Had Gertrude Stein lived to 132, instead of saying about Oakland, "There isn't any 'there' there," she might have said, "There isn't any 'them' there." It would have been a reference to the perennially anonymous Oakland Athletics. Is this a baseball lineup or a police lineup? At least with the latter, one participant presumably is familiar to the observer. But as soon as someone on the A's is identifiable in public (Jason Giambi, Miguel Tejada, Mark Mulder, et al.), he's shipped off— replaced with some well-nourished sapling named Scutaro, Kielty, Kotsay, or Swisher.
The A's generally don't hit, steal, or bunt; it's a wonder their base runners even take leads. But all they do most years is win, especially when they play Seattle, as was the case during this past weekend's sweep at Safeco Field. As usual, the A's played and the Mariners played along, losing 5-2, 5-2, and 7-6. The middle game featured Joel Pineiro scattering hittable pitches like candy from a paper-mâché donkey, hence our nickname for the once-promising right-hander. The Piñata tossed 76 balls to get eight outs, which projects to what seems like about 600 pitches for a nine-inning game.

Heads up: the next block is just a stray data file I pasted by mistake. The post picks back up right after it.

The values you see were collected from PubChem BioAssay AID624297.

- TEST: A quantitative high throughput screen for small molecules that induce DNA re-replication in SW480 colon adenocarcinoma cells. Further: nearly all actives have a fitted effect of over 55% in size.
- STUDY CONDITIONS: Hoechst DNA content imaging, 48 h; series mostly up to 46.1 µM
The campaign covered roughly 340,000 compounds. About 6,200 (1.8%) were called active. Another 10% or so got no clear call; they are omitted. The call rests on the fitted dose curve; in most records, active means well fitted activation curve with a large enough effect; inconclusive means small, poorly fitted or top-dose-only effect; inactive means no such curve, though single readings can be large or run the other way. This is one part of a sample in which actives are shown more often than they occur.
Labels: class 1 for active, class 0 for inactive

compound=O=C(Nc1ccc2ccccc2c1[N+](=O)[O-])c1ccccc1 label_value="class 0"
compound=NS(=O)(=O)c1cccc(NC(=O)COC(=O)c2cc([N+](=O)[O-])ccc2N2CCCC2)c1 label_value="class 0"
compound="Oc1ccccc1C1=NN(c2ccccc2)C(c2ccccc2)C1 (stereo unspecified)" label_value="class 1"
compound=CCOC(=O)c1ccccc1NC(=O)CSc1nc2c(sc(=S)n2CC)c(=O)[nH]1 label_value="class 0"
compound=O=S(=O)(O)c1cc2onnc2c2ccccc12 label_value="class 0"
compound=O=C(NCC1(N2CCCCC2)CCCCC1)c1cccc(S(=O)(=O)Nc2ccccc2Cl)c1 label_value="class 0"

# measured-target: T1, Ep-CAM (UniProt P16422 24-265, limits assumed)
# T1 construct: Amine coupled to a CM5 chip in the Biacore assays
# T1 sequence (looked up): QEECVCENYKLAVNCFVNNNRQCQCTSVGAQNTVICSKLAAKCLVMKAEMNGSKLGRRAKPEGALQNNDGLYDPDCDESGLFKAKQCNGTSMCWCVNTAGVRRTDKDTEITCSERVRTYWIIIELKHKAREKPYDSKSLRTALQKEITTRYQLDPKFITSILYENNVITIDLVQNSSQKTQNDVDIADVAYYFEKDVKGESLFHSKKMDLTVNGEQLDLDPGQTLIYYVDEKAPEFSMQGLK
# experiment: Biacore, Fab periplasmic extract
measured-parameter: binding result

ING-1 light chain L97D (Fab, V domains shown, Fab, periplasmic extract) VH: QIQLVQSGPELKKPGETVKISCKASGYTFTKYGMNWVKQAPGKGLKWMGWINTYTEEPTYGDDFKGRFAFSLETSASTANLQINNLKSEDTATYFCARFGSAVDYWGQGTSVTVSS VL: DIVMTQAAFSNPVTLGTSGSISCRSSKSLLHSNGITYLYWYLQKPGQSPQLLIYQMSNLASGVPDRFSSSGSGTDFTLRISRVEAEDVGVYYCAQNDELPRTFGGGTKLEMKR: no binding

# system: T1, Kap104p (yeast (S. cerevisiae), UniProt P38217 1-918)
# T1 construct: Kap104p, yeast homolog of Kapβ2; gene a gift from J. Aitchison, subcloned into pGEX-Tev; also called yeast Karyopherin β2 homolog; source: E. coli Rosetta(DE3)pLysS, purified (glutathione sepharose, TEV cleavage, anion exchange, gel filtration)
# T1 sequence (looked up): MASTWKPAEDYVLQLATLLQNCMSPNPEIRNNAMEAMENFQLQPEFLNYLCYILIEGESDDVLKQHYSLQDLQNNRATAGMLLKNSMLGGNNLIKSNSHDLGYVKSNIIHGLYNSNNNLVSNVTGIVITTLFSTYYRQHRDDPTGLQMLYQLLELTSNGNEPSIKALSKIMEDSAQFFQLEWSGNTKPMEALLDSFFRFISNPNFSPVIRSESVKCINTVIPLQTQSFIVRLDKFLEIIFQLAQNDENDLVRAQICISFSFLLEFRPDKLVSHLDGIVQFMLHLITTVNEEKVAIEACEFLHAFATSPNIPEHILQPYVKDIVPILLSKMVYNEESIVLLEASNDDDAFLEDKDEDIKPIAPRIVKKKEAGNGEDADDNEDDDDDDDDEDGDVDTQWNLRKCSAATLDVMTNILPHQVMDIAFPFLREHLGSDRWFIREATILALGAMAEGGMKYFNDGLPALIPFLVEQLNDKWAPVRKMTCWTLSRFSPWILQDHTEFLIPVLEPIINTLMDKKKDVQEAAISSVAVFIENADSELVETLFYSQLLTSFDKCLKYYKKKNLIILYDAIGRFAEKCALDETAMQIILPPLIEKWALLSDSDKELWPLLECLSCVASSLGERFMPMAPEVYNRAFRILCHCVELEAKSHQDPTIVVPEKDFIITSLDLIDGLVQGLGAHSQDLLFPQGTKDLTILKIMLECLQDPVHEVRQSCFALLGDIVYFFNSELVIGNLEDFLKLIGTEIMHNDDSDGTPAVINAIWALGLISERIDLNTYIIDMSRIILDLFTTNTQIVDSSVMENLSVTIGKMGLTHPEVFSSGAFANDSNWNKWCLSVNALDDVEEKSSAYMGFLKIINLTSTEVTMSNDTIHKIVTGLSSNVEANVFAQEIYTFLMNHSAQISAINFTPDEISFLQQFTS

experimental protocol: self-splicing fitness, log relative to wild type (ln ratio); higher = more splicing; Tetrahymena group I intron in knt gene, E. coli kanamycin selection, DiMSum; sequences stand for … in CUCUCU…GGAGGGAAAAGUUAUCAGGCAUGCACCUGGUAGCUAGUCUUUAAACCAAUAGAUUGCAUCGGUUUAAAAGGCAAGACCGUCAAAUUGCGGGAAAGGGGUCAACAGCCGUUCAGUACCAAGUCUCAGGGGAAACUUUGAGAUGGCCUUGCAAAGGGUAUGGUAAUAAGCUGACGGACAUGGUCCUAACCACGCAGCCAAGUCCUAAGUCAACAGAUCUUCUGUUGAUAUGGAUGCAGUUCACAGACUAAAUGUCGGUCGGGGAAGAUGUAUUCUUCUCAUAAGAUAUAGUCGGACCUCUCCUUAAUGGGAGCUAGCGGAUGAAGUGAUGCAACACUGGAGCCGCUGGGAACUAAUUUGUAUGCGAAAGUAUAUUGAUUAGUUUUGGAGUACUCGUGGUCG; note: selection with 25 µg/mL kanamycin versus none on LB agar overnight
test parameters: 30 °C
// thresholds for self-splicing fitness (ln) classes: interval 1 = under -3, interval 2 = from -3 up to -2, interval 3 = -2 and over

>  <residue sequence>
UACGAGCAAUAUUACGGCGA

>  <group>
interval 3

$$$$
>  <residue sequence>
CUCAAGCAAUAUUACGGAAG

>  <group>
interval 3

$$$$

At least Friday's loss was to Barry Zito, one of maybe four Oakland names known outside of the A's clubhouse. (Granted, you've probably heard of third-sacker Eric Chavez.) Possibly Oakland execs know there's much to be gained from anonymity: With few big names, the A's are never taken very seriously, not even by the Mariners, even though the M's now have lost 12 of 13 to Oakland this year. The good news: Seattle only has six more games to lose to the A's by season's end.
The weekend sweep left Seattle six and a half games back in what some have called a four-team race for: (a) the American League West pennant and (b) first-round playoff elimination. But even Seattle's most reliable guys didn't come through against Oakland. Ichiro (or "ITCH-uh-row," as ex-field-general-cum-FOX-announcer Sweet Lou Piniella still calls him) picked an ill-timed stretch of the schedule to quit hitting. And the newly acquired designated hitter platoon—Eduardo Perez and Ben Broussard—is proving that former dinosaur-doubter Carl Everett isn't the only DH who can't drive in runs.
The good news for the M's is that they're poised for a better future, especially up the middle at catcher, shortstop, second base, and (maybe) center field. Their starting pitching is too spotty for a pennant run, but the bullpen is tough and young. Mark Lowe, who's hit 102 on the radar gun, hadn't given up an earned run through nearly 15 innings at press time. So far, few have heard of him—it's a wonder that he isn't with the A's.